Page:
Archive | Tech

Exclusive: DJI’s Releasing an Agriculture Drone

A colleague and reported today that DJI, the world’s biggest drone maker, is releasing a crop-spraying drone.

The story begins:

China’s SZ DJI Technology Co., the world’s top consumer-drone maker, is setting its sights on the agriculture industry with the launch of a crop sprayer that will test whether farming is fertile ground for drone technology.

DJI, which helped kick-start the global craze for drones with its $1,000 easy-to-fly devices, will on Friday unveil an eight-rotor drone priced at roughly $15,000 that is designed to spray pesticides on crops, a spokesman said. DJI said the drone, which has a 2.6-gallon spray tank and a typical takeoff weight of 49 pounds, can fly for about 12 minutes.

It can spray pesticides on seven to 10 acres of farmland per hour, depending on how much it needs to climb, descend or turn to follow the terrain.

The battery-powered DJI Agras MG-1 will be available first in China and South Korea, though the company didn’t specify exactly when it would go on sale. In China, DJI is taking preorders starting on Friday. The drone is expected to be available in other markets later, the company said.



Scoop: Facebook Eyeing Asia for Instant Articles Ad Platform

A colleague and I reported earlier this week that Facebook’s looking at Asia to launch its Instant Articles advertising platform.

The story begins:

Facebook Inc. is laying the groundwork to expand its Instant Articles service in Asia, underscoring the extent to which it considers populous emerging markets as it implements new features.

The world’s largest social network has in recent weeks advertised job openings via its Asia-Pacific headquarters in Singapore for contractors who will work with “new publishers to begin developing Instant Articles” and “provide direct support to publishers” who use the service. The jobs call for candidates who can speak Thai or Vietnamese.

Instant Articles allow media companies to publish material directly on Facebook, rather than as links to their sites. Facebook says these articles load ten times faster than standard articles on mobile phones. The company launched Instant Articles in the U.S. in May and in India last week.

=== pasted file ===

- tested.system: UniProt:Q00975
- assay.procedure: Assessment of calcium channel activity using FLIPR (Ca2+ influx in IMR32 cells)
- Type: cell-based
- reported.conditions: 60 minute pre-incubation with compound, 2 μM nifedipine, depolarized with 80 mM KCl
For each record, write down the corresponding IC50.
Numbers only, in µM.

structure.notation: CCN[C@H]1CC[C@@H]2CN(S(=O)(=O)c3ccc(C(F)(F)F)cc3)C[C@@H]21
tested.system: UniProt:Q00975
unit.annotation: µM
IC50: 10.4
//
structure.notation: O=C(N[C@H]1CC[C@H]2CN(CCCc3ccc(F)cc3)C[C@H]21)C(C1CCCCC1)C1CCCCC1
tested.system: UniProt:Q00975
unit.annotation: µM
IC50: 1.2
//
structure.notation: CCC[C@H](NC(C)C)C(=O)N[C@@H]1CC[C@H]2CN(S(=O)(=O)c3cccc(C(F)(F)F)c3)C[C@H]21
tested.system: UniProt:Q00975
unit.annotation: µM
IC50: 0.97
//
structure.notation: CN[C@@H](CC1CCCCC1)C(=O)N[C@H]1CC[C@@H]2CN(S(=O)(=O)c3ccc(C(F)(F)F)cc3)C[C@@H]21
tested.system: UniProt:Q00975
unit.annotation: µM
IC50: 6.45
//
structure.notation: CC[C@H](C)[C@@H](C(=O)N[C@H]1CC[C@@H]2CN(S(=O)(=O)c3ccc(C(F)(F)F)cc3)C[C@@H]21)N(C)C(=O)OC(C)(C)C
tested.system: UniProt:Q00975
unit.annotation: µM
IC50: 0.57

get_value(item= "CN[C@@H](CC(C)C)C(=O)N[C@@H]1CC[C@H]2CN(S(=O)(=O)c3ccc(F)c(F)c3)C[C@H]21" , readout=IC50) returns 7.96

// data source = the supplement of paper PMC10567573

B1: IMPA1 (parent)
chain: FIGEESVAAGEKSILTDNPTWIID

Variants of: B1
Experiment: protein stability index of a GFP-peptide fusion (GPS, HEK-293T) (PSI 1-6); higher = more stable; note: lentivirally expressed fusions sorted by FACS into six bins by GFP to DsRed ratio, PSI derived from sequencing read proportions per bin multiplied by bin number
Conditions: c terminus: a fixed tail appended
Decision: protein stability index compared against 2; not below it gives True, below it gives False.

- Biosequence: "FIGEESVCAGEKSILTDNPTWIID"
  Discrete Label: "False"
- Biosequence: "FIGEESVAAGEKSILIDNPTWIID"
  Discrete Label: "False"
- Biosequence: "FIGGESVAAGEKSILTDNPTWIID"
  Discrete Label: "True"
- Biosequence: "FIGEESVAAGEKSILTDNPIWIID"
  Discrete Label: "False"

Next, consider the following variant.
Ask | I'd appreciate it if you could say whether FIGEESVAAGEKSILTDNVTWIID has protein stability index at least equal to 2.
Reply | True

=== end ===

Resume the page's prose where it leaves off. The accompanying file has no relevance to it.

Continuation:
By Me Yesterday: ‘What the New H-1B Visa Reform Bill Could Mean for Indian Outsourcers’

The story begins:

Life could get tougher for Indian outsourcing firms that do business in the U.S. and for Indians who want to get visas to work there.

A key part of India’s outsourcing industry has long been to send thousands of its information-technology engineers and programmers to the U.S. on skilled-worker permits known as H-1B visas.

But two U.S. senators are renewing their efforts to force employers to try to hire Americans first before foreign workers.

Chuck Grassley, an Iowa Republican and chairman of the Senate Judiciary Committee, and Illinois Democrat Dick Durbin last week introduced a bill that would require all companies that want to hire workers under H-1Bs to first try to hire U.S. citizens.


By Me Yesterday: ‘Flush Indian Startups Face Shortage of Skilled Workers’

The story begins:

BANGALORE, India—Software engineer Anshul Goel graduated from college in 2013. In the 2½ years since then, the 24-year-old has switched jobs three times, jumping from one Indian tech company to another, and doubled his salary.

Mr. Goel, who specializes in writing code that e-commerce startups and others use to predict customer behavior, says he is deluged with emails from headhunters. “My mailbox is full of them,” he said. “And it’s not only me.”

Indian startups, flush with cash from foreign venture capitalists, have been on a hiring spree as they race to scale up and beat rivals in an increasingly competitive market. Venture capitalists have poured some $4.54 billion into India’s startups so far this year, surpassing the $4 billion invested last year, says Indian data tracker Venture Intelligence. But a shortage of skilled workers is driving up wages and turning into a serious hurdle to companies’ expansion plans.

The country is home to millions of information-technology workers, veterans of India’s huge outsourcing industry. But, tech executives say, few of them have the cutting-edge abilities that startups in businesses from e-commerce to ride-booking apps crave.

I also wrote a post at our Digits blog about perks some workers are securing: